July 2004
© 2004 Ernest Lilley / SFRevu
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Jules Verne on Film by Thomas C. Renzi
McFarland & Company, Inc Trade: ISBN 0786419660 PubDate: 03/01/04
Review by Colleen R. Cahill

224 pgs. List price $ 39.95
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Jules Verne is the father of science fiction to many and certainly his work has inspired a vast array of films. Jules Verne on Film is a reprint of Thomas C. Renzi’s 1998 filmography of the cinema from Verne’s work and films that own some inspiration from the master’s themes. Although a filmography is usually seen as a reference work, Renzi has made this more than a list of titles, directors and actors by including descriptions and critical comments.

The introduction of the book sets the stage with a biography of Verne, looking at his life and outside influences, such as Verne’s father, publisher and other authors. The filmography is arranged by the title of the original Verne story or novel. Many of the titles are what you would expect: Five Weeks in a Balloon, Journey to the Center of the Earth and, of course Twenty Thousand Leagues Under the Sea, but some are less well known, such as The Tribulations of a Chinese Gentleman in China. Renzi has supplied a brief synopsis of each title and a discussion on the characters, writing, and how it relates to other Verne writings. Following this is a list of films related to the Verne work. This could be films based on the story or ones that have Verne elements in them. When dealing with the latter, some interesting movies are listed, such as under the chapter on “Robur the Conqueror and Master of the World,” Renzi includes Death Race 2000 and Blade Runner. He does provide explanations on why these titles are mentioned and I found it food for thought, even if I did not always agree.

There are several indexes at the back of the book for director, film title and general subjects. The two appendices are interesting, the first listing all of Verne’s publications in chronological order and the second being a bibliography of biographical and critical sources. One thing I would have liked to see was a listing of films by chronology: it would be intriguing to be able to tell if there was a gold age for Verne films.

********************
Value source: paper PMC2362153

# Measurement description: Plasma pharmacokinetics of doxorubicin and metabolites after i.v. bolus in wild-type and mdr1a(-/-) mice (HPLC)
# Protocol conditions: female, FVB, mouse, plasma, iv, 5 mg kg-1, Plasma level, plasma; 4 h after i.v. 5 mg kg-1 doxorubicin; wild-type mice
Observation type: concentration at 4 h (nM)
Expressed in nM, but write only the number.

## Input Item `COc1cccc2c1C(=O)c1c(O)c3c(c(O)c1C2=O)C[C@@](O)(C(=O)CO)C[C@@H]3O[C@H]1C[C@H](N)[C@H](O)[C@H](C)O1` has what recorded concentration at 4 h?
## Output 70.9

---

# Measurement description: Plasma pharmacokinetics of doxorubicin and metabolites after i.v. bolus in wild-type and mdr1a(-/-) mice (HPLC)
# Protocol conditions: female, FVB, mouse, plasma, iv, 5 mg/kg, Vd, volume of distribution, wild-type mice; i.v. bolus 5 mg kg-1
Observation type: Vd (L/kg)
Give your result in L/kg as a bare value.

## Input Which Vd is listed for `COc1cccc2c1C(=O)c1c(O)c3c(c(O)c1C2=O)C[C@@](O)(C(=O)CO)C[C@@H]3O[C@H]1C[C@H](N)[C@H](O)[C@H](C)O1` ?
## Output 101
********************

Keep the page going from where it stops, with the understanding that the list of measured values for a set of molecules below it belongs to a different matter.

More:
Since this is a reprint, more recent works, such as the just released Around the World in Eighty Days are not mentioned, but there is still a wealth of information. I was startled to find that out all the actors that had played Captain Nemo, from James Mason to Michael Caine to Jose Ferrer. Scattered pictures from different films attract the attention of anyone browsing the work, as many are images we have seen on the big and small screen.

Overall, this book is good for Verne enthusiasts, film buffs and science fiction fans of both books and movies. The writing is informative, critical and literate: this is a reference book you could just sit down and read cover to cover. Already I want to find a copy of The Tribulations of a Chinese Gentleman in China because Renzi’s description has piqued my interest. If  your interest runs into science fiction literature, Jules Verne or cinema, you will want a copy of this book.

© 2004 Ernest Lilley / SFRevu
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